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Feb. 22, 2018

By Saritha Pothuluri, MD

As a primary care physician specializing in senior health care, I’m no stranger to a common malady in older adults: hypertension, more commonly referred to as high blood pressure.

Hypertension affects nearly one in three adults in the United States, some 70 million people. Left untreated, it can cause serious complications, including a higher chance of stroke or heart attack, trouble with memory and understanding, vision loss and metabolic syndrome, which affects the body’s metabolism.

Hypertension is often called the “silent killer” because people don’t normally associate these symptoms with high blood pressure, unless it is dangerously high. Extremely high blood pressure can cause headaches, dizziness, fatigue, and ringing in the ears.

Blood pressure is typically recorded as two numbers, written as a ratio. The first systolic number is the measurement of the pressure of the blood against the vessels when the heart beats. The second diastolic number is the pressure against the vessels when the heart relaxes between beats.

Normal blood pressure measures lower than or equal to 120/80. Hypertension occurs at a blood pressure of 140/90 and higher.

Changes in the arteries over the years are often associated with high blood pressure, such as a buildup of fatty deposits inside the arteries (atherosclerosis) and thickening of the artery walls. When that happens, the arterial blood vessels are constricted and this increases the resistance to blood flow, resulting in hypertension.

Think of it like squeezing a water hose. The heart must work harder to pump blood through the narrowed arteries. This puts strain on both the blood vessels and the heart.

It’s extremely important for older adults to see a primary care doctor on a regular basis for a checkup, which must include a blood pressure check, especially if you are at risk. Risk factors for hypertension include:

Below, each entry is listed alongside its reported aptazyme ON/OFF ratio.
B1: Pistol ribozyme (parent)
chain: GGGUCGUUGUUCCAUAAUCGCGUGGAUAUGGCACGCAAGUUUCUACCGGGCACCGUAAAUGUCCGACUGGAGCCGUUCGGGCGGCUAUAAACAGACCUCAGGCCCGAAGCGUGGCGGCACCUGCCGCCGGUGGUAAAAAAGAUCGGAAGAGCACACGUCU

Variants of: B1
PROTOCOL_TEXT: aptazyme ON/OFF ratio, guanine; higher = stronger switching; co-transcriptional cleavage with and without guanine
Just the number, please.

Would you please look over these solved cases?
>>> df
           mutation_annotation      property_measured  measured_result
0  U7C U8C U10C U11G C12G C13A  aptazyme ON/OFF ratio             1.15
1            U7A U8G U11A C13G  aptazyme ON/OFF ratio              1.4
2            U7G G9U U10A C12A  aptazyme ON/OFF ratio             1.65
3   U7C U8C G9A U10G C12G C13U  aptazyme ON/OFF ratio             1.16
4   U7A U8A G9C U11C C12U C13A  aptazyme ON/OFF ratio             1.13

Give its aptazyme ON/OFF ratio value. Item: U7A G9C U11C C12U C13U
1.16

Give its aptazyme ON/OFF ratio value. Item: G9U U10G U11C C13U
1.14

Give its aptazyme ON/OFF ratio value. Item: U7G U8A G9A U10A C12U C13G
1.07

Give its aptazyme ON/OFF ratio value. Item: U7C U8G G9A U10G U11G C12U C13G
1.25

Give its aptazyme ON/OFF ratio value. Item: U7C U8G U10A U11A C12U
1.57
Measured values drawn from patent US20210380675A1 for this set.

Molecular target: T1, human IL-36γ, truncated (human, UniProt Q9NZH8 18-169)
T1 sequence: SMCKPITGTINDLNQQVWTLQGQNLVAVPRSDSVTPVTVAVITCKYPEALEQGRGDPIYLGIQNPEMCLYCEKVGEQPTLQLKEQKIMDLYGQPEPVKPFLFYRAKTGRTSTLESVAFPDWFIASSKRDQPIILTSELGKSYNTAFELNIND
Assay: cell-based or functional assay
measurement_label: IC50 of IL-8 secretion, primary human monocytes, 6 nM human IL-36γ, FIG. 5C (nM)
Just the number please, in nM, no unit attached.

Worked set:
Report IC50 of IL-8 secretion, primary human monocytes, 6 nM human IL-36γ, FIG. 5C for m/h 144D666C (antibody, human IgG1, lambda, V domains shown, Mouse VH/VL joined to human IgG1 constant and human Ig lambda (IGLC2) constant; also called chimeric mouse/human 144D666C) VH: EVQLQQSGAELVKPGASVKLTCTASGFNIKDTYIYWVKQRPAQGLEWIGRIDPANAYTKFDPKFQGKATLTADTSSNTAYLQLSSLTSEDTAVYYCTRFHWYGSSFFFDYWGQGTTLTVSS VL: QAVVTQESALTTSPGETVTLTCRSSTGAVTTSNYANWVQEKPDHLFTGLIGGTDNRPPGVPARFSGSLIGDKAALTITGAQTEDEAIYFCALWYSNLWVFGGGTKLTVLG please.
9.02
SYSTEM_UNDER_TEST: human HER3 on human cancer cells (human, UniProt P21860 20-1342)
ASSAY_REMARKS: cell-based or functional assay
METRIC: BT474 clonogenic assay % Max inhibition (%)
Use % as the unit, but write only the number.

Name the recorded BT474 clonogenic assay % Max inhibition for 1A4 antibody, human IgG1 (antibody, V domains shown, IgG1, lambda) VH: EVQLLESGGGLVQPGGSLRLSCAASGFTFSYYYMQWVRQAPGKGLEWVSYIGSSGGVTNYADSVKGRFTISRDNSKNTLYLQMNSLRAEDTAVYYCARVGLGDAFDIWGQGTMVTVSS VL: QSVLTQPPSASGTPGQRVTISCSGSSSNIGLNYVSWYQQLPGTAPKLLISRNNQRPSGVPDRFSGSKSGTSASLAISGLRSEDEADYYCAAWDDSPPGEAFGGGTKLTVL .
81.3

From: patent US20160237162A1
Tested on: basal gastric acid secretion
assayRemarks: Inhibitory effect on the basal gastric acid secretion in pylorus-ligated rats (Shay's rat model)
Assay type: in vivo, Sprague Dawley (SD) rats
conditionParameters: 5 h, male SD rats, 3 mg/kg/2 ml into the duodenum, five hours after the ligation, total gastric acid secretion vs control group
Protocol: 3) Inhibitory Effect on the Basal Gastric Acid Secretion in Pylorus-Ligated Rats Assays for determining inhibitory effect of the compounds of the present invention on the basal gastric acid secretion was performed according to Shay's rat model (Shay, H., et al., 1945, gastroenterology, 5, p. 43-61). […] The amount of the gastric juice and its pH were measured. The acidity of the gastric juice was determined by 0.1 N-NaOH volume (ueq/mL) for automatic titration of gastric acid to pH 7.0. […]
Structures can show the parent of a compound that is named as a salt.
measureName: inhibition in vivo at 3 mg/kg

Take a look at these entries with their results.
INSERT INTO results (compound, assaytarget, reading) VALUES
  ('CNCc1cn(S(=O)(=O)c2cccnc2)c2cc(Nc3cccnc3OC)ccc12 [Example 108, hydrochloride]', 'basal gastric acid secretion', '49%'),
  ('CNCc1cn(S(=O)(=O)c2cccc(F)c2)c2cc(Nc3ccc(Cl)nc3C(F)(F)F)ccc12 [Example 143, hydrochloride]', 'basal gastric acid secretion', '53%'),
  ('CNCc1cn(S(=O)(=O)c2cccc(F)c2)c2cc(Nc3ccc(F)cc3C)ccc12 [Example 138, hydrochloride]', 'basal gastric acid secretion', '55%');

• Family history of high blood pressure
  • Being overweight or obese
  • Diets high in salt
  • Smoking
  • Diabetes

Also control what you can. Start with small steps, like giving up soda, which surprisingly has high sodium content in addition to being high in sugar. Try adding a short walk to the everyday routine.

You should always talk to their doctor before making changes to their diet or exercise routine. Healthy lifestyle choices, however, are the first line of defense against hypertension. Ideally, you should follow a healthy diet, get enough exercise, quit smoking, limit alcohol consumption and reduce stress.

If those steps are followed and blood pressure is still too high, medications can be prescribed to help control hypertension. It’s common for patients with hypertension to require two or more medications to keep blood pressure at a safe level.

I believe that a close relationship with your doctor is the key to controlling hypertension. A primary care physician with a focus on preventive care will diligently track blood pressure and will be on the lookout for complications that can arise.

Saritha Pothuluri, MD, earned her bachelor’s and medical degrees at the University of Missouri in Kansas City, Missouri. She completed her internship at Rush Presbyterian St. Luke’s Hospital in Chicago, Illinois. She also completed her residency in Internal Medicine at Alton Ochsner Medical Foundation Hospital in New Orleans, Louisiana. Dr. Pothuluri is an internal medicine doctor at WellMed at San Marcos.

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